Before turning to the main sources of African workers in France during the war – North Africa, Madagascar, and South Africa – it is worth noting the somewhat anomalous experience of the few West Africans who performed primarily as laborers for at least part of the war. France recruited men from its vast federation of territories in West Africa, l’Afrique Occidentale Française, or the AOF, exclusively as soldiers, since martial race theories held these men in high esteem as combatants, while at the same time doubting their qualities as disciplined and skilled workers. In short, the stereotyped assessments of the tirailleurs sénégalais by French officials as primitive, simple, and loyal led them to believe they were useful on the battlefield, but not in the factory. Yet, in 1916, the French army designated thirteen battalions of tirailleurs (some 12,000 men) as “staging troops,” that is, soldiers in uniform tasked more or less exclusively as laborers to directly support army operations. This direct support extended to working on railroad maintenance and in munitions factories far from the front. The number of these units progressively diminished over the course of the next year, as military, political, and colonial officials all agreed that the best use of West Africans was as combat soldiers and that their time working in factories in particular was a distraction from proper military training and corrosive of morale, discipline, and hygiene. These soldiers were paid at the same rates as other laborers, including native French workers, in addition to their army salaries.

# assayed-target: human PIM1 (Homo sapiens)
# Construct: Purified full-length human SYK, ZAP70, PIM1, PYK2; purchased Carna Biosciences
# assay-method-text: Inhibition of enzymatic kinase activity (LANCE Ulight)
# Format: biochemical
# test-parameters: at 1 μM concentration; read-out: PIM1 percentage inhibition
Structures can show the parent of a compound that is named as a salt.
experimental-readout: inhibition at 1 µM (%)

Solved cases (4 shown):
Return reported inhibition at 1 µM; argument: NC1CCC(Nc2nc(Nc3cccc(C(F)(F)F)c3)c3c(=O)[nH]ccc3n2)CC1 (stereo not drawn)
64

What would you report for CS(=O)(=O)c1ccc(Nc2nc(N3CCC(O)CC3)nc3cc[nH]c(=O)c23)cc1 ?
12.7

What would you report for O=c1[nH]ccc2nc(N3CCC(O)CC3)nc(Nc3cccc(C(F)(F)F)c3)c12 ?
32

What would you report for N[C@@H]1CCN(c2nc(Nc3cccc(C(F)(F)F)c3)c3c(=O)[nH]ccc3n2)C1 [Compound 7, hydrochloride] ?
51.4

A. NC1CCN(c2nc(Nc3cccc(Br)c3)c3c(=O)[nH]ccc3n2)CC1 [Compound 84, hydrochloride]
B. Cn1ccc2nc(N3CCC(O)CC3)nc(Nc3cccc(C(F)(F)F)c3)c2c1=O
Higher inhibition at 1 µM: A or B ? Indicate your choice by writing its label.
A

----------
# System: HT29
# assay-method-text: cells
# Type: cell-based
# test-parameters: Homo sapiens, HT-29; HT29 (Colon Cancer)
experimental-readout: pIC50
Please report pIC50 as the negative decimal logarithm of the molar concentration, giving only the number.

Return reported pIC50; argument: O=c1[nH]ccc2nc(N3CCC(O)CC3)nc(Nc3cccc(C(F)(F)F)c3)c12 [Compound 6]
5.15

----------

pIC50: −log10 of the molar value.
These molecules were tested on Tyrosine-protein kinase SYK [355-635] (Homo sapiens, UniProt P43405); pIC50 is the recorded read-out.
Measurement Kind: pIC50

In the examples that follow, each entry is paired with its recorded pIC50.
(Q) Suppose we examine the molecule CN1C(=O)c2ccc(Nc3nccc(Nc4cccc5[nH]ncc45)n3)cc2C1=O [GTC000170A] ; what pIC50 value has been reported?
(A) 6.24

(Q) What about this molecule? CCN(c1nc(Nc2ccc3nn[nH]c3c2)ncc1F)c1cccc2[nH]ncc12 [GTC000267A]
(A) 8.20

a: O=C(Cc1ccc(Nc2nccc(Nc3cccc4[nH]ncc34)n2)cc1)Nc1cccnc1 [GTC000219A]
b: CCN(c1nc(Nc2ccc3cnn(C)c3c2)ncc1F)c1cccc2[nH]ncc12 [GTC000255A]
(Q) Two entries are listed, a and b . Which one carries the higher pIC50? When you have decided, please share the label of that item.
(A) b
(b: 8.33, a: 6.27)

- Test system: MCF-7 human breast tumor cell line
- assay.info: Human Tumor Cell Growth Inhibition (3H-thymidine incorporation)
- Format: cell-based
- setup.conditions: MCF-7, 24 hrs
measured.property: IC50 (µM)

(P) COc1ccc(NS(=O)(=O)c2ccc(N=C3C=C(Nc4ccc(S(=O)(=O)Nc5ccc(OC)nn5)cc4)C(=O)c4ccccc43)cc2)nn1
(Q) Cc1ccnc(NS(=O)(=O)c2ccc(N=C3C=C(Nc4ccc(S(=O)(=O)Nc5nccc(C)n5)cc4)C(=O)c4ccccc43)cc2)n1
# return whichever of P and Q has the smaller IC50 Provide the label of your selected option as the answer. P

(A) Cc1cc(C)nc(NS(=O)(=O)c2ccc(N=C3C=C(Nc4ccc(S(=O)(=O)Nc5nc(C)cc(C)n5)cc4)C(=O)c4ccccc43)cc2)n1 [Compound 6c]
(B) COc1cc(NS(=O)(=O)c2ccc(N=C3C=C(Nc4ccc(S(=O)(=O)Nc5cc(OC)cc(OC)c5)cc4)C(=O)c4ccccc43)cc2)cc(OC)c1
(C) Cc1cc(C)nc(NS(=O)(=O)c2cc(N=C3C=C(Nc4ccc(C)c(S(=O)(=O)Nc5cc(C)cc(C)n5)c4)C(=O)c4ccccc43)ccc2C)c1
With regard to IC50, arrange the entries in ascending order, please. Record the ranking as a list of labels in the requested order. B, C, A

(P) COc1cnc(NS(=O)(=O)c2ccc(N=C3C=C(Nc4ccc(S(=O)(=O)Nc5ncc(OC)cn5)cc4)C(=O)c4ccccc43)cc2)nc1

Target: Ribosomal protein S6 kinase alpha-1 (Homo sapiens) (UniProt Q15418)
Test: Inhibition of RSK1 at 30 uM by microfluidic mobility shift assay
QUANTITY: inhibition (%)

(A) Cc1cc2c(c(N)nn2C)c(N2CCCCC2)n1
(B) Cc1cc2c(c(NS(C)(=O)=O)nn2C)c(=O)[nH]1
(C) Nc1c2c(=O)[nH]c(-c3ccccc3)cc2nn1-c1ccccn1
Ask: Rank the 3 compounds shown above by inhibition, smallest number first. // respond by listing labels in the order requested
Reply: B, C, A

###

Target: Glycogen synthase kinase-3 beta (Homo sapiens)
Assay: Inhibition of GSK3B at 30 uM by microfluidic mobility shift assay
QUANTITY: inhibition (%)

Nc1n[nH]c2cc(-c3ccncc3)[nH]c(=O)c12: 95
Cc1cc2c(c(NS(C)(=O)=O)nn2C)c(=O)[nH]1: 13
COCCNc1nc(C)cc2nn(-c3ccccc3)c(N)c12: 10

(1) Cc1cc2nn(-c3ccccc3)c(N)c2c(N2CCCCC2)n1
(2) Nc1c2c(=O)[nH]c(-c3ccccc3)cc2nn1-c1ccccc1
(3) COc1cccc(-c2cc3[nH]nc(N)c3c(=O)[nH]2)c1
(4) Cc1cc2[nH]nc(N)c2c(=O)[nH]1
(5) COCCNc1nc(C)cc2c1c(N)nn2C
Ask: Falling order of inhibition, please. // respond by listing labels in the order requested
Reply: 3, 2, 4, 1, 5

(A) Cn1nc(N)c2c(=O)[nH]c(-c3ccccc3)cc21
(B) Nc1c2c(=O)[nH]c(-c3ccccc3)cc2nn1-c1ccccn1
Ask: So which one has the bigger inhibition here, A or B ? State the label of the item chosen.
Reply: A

In many respects, West Africans’ experiences were not analogous to those of other Africans working in France during the war, since West Africans remained strictly within the military hierarchy and virtually all of them returned to regular soldiering at the front. But European notions of race determined all Africans’ experiences in myriad ways. One general worried, for example, that the relatively high rates of pay the men enjoyed would spoil them: “With their childish mentality, the Senegalese would not be slow to consider [a pay raise] as a right and the desired result (increased productivity) would be at risk of not being attained.” In the end, racial stereotypes about the particular aptitude of “savage” West Africans for combat and the inaptitude of other “races” for war, such as Indochinese and Madagascans, meant that men from the latter regions progressively replaced even the small number of West Africans tasked with labor rather than fighting.
North African Labor↑